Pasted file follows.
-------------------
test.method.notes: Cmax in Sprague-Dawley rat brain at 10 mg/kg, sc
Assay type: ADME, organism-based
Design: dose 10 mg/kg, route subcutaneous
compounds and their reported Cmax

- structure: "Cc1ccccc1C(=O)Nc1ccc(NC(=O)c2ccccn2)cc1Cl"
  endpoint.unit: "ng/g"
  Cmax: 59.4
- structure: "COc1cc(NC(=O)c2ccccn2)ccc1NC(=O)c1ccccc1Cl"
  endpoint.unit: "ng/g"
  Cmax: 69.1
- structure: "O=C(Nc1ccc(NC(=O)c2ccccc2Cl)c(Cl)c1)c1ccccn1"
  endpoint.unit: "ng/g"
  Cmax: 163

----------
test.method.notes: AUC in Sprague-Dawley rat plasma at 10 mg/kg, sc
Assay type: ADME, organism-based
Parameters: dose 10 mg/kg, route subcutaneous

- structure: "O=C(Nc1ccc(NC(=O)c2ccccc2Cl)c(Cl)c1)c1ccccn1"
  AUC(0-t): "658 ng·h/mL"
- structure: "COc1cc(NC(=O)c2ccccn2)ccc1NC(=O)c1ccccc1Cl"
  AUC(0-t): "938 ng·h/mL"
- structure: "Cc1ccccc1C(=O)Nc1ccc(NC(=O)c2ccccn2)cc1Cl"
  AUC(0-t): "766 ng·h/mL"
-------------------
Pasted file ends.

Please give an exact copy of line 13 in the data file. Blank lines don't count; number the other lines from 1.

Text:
  Cmax: 163